As Covid-19 restrictions are loosened and the warm weather and sunshine of summer invite Missourians out of their homes, one of the most common outdoor activities for adults and children alike will be bicycling.
According to the Missouri Bicycle Federation, Inc., bicycling is the most popular recreational activity in the United States, next to walking. It is the leading exercise activity for professionals over the age of 40. The New York Times and Time Magazine have referred to bicycling as “the new golf.” In fact, more people participate in bicycling than golf, skiing, and tennis combined.
There are about two million bicyclists and over 100 local bicycle shops in Missouri, alone. Every year, more than 1.6 million people visit Missouri to hike or bicycle its scenic trails, making bicycling one of Missouri’s leading tourist activities. Missouri’s 240-mile Katy Trail hosts half a million bicycle enthusiasts and hikers every year. Missourians, themselves, take about 20 million bicycle trips annually.
With so many bicyclists sharing trails with pedestrians and roadways with motor vehicles, accidents involving bicyclists are unavoidable and can result in death or serious injury. According to the Insurance Institute for Highway Safety, bicyclists account for 2% of all car accident deaths in the United States.
Unfortunately, bicycle accident fatalities are increasing. According to the National Highway Traffic Safety Association (NHTSA), there were 846 bicyclists killed in motor vehicle crashes in the United States in 2019. In January 2021, Outside Magazine released data showing that 675 bicyclists were killed in motor vehicle accidents in 2020, with one-quarter of them involving a hit-and-run. This is a sharp decrease from the previous year, however, the data also revealed that traffic in 2020 was reduced by 41 percent because of the Covid-19 pandemic. Under normal traffic conditions, 2020 could have set a record high for bicyclist fatalities resulting from motor vehicle accidents.
Here are some other surprising statistics involving bicyclist fatalities that are relevant to all Missouri bicyclists:
- 61% of cyclists who were killed were not wearing a helmet;
- About one-third of all bicycle deaths in 2020 occurred on urban and rural roads;
- The highest number of bicycle deaths in 2020 occurred during the warmer summer months—May, June, July, and August. July produced the highest number of cyclist deaths in single month—84;
- Most cycling fatalities--21%--occur between 6 pm and 9 pm; only 10% occur between 9 am and noon;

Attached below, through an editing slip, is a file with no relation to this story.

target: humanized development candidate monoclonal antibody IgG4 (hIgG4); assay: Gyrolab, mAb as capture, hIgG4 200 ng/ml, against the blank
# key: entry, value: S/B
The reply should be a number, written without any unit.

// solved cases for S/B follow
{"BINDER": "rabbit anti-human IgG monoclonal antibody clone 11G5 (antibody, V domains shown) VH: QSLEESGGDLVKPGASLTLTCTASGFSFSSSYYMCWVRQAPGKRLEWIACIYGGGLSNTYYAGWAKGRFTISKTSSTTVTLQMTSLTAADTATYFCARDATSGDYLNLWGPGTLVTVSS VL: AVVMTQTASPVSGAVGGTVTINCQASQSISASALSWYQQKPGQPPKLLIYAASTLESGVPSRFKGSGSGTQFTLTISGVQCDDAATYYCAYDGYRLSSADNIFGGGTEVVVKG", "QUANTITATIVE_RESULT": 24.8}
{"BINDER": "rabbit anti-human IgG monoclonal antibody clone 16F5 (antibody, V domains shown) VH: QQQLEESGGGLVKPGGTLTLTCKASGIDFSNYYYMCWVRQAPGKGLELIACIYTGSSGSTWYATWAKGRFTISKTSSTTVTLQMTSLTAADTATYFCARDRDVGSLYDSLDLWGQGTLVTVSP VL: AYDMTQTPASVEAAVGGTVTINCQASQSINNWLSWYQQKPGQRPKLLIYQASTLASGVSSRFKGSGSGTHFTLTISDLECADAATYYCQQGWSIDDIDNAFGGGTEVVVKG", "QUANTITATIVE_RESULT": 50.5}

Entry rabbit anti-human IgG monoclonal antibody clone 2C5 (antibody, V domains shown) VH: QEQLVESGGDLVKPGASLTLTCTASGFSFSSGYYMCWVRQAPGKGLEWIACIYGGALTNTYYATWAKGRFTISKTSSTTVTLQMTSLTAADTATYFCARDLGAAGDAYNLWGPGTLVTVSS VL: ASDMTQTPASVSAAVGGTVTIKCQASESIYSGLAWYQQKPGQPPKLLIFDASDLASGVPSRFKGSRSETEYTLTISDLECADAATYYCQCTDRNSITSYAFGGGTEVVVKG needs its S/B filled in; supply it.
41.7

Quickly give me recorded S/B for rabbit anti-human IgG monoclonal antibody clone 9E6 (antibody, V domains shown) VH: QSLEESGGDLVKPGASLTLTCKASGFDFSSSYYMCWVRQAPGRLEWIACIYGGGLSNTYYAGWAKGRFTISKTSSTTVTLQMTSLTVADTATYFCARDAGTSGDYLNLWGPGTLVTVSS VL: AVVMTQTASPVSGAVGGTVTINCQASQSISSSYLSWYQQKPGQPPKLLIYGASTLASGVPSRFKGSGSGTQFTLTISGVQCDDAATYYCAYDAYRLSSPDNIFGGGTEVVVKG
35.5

- 37% of cycling deaths in 2018 occurred at intersections;
- According to the NHTSA, the death rate for males is about 7 times higher than for females;
- About 37% of all fatal crashes in 2018 involved either the cyclist or the driver of the vehicle consuming alcohol.
There are many ways to stay safe when riding your bicycle, and the State of Missouri is continually improving its trails and creating stricter bicycle-lane regulations to protect cyclists. Based on the statistics cited above, the most obvious things that you can do to be safer when bicycling are to:
- Wear a helmet
- Not consume alcohol when riding
- Be especially careful at intersections
- Ride in the morning hours, when there is less traffic
While the statistics on cycling fatalities are staggering, there are far more bicycle accidents that result in injuries. According to NHTSA, as many as 50,000 bicyclists are injured riding bicycles every year. These injuries range from minor skin abrasions to broken bones and traumatic head injuries. Naturally, the faster you are traveling at the time of the accident, the more likely you are to suffer serious injuries as a result. These more serious injuries often result in litigation, as injured cyclists try to recover financially for their injuries caused by negligent drivers.
What Are the Most Common Bike Accident Injuries?
Although bicycling can be a fun and healthy activity, accidents do occur and serious injuries often result. Most injuries occur to the upper and lower extremities—arms, hands, knees, and feet—the parts of the body that hit the ground first when you fall. Many of these common injuries can be minor and easily treated. However, many injuries—like broken bones and especially head injuries—can be serious and require extensive medical treatment and lengthy recovery periods.
Here are the most common types of bike accident injuries:
If you have ever ridden a bicycle, you probably learned the hard way that falling off a bicycle can result in “road rash” or superficial but painful scrapes, abrasions, and lacerations of the skin. This type of injury results when you fall on paved, concrete, gravel, or even dirt roads. Serious road rash may require immediate medical attention and possibly the removal of debris from the skin. Road rash can be painful and unsightly, but minor road rash is easily treated and does not often result in the need for long-term care.
Fractures or Broken Bones
If you have a serious fall or experience some impact when bicycling, fractured or broken bones can be common. Bone injuries can result from: